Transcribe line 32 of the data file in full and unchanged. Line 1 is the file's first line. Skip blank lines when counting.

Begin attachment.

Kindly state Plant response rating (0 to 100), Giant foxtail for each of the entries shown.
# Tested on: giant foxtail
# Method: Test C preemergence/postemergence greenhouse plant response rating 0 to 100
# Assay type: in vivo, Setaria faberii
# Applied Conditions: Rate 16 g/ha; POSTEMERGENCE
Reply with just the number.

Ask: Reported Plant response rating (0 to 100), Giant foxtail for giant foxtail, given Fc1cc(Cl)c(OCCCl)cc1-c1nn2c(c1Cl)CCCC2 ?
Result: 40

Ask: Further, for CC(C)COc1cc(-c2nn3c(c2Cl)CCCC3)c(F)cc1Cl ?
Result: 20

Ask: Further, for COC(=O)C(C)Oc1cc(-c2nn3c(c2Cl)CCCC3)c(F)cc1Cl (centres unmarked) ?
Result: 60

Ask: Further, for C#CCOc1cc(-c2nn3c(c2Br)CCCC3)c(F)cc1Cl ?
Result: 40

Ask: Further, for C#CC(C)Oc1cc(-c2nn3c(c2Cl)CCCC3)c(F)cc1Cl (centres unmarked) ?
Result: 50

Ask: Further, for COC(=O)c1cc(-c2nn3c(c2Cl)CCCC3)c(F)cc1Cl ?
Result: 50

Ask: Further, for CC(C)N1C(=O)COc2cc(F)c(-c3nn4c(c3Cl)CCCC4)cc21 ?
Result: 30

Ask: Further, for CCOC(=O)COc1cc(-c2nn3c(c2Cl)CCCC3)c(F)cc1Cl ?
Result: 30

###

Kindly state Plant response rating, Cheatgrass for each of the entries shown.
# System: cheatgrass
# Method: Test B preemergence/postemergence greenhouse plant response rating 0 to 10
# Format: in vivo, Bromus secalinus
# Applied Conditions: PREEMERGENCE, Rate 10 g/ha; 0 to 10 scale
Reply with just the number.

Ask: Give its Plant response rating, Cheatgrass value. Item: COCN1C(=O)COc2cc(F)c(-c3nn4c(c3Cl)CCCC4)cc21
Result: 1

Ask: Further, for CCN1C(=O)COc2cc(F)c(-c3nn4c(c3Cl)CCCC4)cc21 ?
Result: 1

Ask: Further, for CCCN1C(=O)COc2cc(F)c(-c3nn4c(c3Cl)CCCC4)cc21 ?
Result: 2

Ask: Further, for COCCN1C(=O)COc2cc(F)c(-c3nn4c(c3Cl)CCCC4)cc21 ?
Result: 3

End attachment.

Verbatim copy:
Ask: Further, for CCN1C(=O)COc2cc(F)c(-c3nn4c(c3Cl)CCCC4)cc21 ?